Compare any two graphics cards:
Geforce GTX 670 vs Radeon HD 6870
IntroThe Geforce GTX 670 features a core clock frequency of 915 MHz and a GDDR5 memory frequency of 1500 MHz. It also makes use of a 256-bit memory bus, and uses a 28 nm design. It features 1344 SPUs, 112 TAUs, and 32 ROPs.
Compare those specs to the Radeon HD 6870, which uses a 40 nm design. AMD has set the core frequency at 900 MHz. The GDDR5 memory is set to run at a frequency of 1050 MHz on this specific model. It features 1120 SPUs along with 56 TAUs and 32 Rasterization Operator Units.
(No game benchmarks for this combination yet.)
Power Usage and Theoretical Benchmarks
Power Consumption (Max TDP)
In theory, the Geforce GTX 670 will be 43% quicker than the Radeon HD 6870 overall, due to its greater bandwidth. (explain)
Texel RateThe Geforce GTX 670 is a lot (approximately 103%) better at texture filtering than the Radeon HD 6870. (explain)
Pixel RateThe Geforce GTX 670 will be just a bit (more or less 2%) faster with regards to AA than the Radeon HD 6870, and capable of handling higher screen resolutions without slowing down too much. (explain)
Please note that the above 'benchmarks' are all just theoretical - the results were calculated based on the card's specifications, and real-world performance may (and probably will) vary at least a bit.
Please note that the price comparisons are based on search keywords - sometimes it might show cards with very similar names that are not exactly the same as the one chosen in the comparison. We do try to filter out the wrong results as best we can, though.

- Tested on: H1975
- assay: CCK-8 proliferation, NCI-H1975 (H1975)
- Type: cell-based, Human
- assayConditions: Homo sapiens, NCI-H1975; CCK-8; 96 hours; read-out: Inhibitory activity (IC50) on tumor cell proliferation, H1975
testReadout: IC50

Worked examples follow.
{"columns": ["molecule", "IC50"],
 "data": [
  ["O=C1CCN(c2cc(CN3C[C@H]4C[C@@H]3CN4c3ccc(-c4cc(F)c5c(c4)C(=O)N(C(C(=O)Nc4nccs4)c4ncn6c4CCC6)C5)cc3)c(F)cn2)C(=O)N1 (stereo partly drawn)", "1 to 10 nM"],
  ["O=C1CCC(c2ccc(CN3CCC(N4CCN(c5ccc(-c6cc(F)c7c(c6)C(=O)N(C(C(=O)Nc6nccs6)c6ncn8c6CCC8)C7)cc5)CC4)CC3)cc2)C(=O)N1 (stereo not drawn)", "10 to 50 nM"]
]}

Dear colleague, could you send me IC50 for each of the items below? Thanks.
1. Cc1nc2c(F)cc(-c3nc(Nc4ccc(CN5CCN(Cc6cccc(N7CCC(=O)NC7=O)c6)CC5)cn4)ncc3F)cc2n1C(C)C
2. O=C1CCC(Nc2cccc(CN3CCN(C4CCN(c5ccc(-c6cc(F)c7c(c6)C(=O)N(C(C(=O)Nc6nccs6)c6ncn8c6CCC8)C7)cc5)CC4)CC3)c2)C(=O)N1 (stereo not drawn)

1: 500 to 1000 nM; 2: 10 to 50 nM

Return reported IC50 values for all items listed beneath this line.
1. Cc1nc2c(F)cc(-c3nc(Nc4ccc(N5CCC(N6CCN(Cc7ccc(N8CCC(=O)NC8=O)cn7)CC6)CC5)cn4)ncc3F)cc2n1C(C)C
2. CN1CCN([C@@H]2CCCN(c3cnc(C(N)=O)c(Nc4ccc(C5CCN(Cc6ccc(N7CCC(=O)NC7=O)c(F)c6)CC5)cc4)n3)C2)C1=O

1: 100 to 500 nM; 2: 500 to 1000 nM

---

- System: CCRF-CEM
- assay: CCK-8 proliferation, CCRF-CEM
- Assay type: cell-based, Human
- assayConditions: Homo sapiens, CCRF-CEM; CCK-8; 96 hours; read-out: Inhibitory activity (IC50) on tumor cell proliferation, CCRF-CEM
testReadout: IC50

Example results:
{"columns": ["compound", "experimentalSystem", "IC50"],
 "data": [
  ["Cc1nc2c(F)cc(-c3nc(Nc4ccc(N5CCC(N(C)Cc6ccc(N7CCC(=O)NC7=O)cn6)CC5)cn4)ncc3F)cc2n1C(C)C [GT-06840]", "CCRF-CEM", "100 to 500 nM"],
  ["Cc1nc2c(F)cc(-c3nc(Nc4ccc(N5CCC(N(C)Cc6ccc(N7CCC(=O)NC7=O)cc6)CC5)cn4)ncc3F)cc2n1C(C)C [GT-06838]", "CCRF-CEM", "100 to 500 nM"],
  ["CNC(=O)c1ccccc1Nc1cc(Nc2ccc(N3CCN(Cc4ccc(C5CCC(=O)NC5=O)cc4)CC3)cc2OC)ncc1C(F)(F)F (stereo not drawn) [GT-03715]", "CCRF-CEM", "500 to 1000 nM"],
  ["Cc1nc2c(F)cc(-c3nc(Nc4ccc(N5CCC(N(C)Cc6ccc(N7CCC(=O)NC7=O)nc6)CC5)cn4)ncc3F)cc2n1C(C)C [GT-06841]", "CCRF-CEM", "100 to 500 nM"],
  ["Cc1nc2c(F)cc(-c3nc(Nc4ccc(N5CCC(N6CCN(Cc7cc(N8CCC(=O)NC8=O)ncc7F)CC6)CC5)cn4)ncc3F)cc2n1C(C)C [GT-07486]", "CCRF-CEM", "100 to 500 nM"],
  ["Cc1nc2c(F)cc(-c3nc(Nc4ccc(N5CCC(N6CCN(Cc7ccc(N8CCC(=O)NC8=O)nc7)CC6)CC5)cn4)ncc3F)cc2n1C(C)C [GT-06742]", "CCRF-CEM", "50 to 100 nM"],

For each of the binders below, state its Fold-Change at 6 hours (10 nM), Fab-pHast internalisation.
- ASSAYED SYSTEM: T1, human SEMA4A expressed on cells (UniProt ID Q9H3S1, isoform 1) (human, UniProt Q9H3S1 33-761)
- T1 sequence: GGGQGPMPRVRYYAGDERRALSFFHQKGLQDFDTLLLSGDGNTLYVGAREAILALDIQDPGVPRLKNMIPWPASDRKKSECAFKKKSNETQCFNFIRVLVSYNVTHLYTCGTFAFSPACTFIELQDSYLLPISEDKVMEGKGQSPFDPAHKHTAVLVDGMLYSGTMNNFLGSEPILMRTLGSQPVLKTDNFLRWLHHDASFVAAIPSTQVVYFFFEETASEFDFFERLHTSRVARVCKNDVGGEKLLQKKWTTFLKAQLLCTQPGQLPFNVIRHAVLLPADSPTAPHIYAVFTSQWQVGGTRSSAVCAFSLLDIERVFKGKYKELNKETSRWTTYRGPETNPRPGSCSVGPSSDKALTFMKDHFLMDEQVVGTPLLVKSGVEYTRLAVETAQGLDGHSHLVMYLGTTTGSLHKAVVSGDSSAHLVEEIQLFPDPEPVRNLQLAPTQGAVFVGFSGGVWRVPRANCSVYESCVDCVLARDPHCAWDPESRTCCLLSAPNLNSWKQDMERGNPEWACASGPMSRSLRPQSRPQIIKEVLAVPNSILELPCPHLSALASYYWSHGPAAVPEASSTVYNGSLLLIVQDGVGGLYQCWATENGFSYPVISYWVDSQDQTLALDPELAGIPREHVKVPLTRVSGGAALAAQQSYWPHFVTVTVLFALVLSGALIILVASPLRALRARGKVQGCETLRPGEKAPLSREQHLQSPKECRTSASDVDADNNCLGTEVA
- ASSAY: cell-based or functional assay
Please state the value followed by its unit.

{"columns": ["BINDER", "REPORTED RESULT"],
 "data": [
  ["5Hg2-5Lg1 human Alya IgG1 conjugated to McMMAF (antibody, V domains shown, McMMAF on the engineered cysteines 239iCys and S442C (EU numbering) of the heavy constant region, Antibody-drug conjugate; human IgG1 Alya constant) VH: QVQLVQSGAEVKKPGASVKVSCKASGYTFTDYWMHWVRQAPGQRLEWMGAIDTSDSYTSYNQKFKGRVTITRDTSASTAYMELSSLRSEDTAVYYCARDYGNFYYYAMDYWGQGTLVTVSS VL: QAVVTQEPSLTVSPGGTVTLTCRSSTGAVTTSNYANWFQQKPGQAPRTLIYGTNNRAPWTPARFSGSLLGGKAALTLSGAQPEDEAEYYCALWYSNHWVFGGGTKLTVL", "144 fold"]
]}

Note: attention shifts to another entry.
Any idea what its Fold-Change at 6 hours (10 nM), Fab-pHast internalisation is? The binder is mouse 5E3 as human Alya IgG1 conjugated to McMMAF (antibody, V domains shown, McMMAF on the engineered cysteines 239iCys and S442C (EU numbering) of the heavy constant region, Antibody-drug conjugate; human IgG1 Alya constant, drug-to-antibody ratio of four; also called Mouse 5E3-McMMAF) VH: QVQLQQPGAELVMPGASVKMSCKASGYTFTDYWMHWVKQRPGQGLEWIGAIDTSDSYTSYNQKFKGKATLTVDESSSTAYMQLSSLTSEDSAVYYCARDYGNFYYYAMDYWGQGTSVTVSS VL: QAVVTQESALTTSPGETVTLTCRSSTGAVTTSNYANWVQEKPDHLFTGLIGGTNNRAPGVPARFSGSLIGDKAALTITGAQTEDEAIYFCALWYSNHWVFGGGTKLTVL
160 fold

Memory Bandwidth: Bandwidth is the maximum amount of data (counted in MB per second) that can be transferred over the external memory interface in one second. It is worked out by multiplying the bus width by its memory speed. If it uses DDR memory, it must be multiplied by 2 once again. If DDR5, multiply by ANOTHER 2x. The higher the bandwidth is, the better the card will be in general. It especially helps with anti-aliasing, High Dynamic Range and high resolutions.
Texel Rate: Texel rate is the maximum number of texture map elements (texels) that are applied per second. This figure is calculated by multiplying the total amount of texture units by the core clock speed of the chip. The better this number, the better the graphics card will be at handling texture filtering (anisotropic filtering - AF). It is measured in millions of texels processed in one second.
Pixel Rate: Pixel rate is the most pixels the video card can possibly write to the local memory in a second - measured in millions of pixels per second. Pixel rate is calculated by multiplying the number of colour ROPs by the the core clock speed. ROPs (Raster Operations Pipelines - sometimes also referred to as Render Output Units) are responsible for filling the screen with pixels (the image). The actual pixel rate also depends on lots of other factors, especially the memory bandwidth of the card - the lower the bandwidth is, the lower the potential to get to the max fill rate.